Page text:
Seniors Set to Open Champions Tour Season

By Associated PressJanuary 21, 2005, 5:00 pm
KA'UPULEHU-KONA, Hawaii -- Some Champions Tour players have already enjoyed an impressive start to the 2005 season.
Four players made the cut at a PGA Tour event last week. But the official start for the 50-and-over set is Friday at the MasterCard Championship, when the Champions Tour kicks off its 25th anniversary season.
Last week at the Sony Open, Craig Stadler ' last year's Champions Tour player of the year ' tied for ninth at Waialae Country Club in Honolulu. Peter Jacobsen tied for 28th, Dick Mast finished in a tie for 47th, and Tom Kite tied for 72nd.
The 55-year-old Kite intends to play nearly a full schedule on both tours this year. Mast played at Waialae by getting through Monday qualifying, and he did the same thing this week at the Buick Invitational in California.
'They put on a great show last week,' said Fuzzy Zoeller, who last year birdied the final three holes at the Jack Nicklaus-designed Hualalai Golf Club to edge Dana Quigley by one stroke in the Champions opener. 'The guys who play well (on the regular tour) have stayed active. Fifty is what old age used to be, but I'd have to say the number has moved to 60.'
Gary Player agrees that age is overstated.
'This is the kind of thing I see all the time, and having played as a professional golfer for 52 years, I keep saying wherever I go, the world is completely naive of the standard of play on the Champions Tour,' said Player, one of five players to win the career grand slam. 'It's one of the great phenomena in golf to see the standard of play.'
Thirty-seven players are entered in the MastersCard Championship, the first of 28 Champions Tour events.
The winner takes home $272,000 of the $1.6 million purse in a tournament that includes winners of Champions Tour official money events over the last two years and winners of golf's senior majors over the last five years. Player, Arnold Palmer, and Lee Trevino received special exemptions into the field.
Official prize money on the tour this year approaches $52 million, with an average purse of $1.8 million. The competition has never been keener, and some players who have become eligible for senior golf have proved capable of remaining viable competitors on the regular tour.
In 2003, Stadler became the first player to win events on the PGA Tour and the Champions Tour in the same calendar year, accomplishing the feat in back-to-back weeks. Jay Haas, who turned 52 in December, played on the most recent U.S. Ryder Cup (news - web sites) team. Add Greg Norman, Curtis Strange, Scott Simpson and Loren Roberts, all who are eligible for the Champions Tour this year, and winning a senior title becomes more difficult.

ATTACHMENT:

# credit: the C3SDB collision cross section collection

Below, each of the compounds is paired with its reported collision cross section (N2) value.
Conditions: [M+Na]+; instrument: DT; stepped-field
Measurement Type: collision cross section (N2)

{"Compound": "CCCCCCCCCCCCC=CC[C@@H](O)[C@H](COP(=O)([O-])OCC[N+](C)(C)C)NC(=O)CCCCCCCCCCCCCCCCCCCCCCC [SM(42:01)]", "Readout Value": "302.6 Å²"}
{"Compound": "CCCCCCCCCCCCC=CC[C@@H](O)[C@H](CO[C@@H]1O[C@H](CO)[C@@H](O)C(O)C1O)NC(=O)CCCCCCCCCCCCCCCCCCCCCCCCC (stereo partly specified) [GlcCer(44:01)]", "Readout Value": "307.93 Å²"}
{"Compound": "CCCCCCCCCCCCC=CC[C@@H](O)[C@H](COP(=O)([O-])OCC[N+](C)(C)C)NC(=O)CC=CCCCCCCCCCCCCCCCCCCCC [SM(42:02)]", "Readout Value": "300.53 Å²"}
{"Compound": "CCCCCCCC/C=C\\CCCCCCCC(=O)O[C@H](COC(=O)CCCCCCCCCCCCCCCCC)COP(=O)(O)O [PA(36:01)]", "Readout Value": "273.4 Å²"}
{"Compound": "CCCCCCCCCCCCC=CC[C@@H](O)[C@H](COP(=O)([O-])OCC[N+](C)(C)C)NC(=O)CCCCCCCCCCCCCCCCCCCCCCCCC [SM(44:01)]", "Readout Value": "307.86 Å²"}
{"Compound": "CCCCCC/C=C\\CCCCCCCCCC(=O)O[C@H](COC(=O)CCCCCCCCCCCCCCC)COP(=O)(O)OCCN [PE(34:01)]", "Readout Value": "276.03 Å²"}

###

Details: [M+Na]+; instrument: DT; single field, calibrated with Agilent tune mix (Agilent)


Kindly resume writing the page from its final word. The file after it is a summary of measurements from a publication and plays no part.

'It's just getting harder and harder out here. Players are that much better,' said Hale Irwin, who has won a record 40 senior titles. 'You can't quantify it, but each group of players that comes along, they are better and more fit, and they make for very formidable competition.'
Related Links:
  • Full Coverage - MasterCard Championship
    Copyright 2005 Associated Press. All rights reserved. This material may not be published, broadcast, rewritten or redistributed.
  • Getty Images

    Sneds starts slowly in Masters invite bid

    By Will GrayDecember 14, 2017, 4:22 pm

    Brandt Snedeker flew halfway around the world in search of a Masters invite, but after one round of the Indonesian Masters it appears he'll likely return home empty-handed.

    Snedeker made only two birdies during his opening round in Indonesia, shooting an even-par 72 that left him in a tie for 77th and 10 shots behind leader Justin Rose. This is the final OWGR-rated event of 2017, and as a result it has drawn several notable entrants, including Snedeker, who hope to crack the top 50 in the world rankings by year's end to secure a trip to Augusta National.

    Full-field scores from the Indonesian Masters

    Snedeker started the year ranked No. 28, but after missing five months because of injury he entered the week ranked No. 51 and is projected to slip even further by the end of the month. As a result, he likely needs a top-3 finish in order to secure a return to the Masters, which he has missed only once since 2007.

    World No. 55 Dylan Frittelli also struggled, shooting a 4-over 76 in the opening round, while No. 56 Kiradech Aphibarnrat is tied for 14th at 4 under. Yusaku Miyazato, currently 58th in the world, is tied for ninth and five shots behind Rose.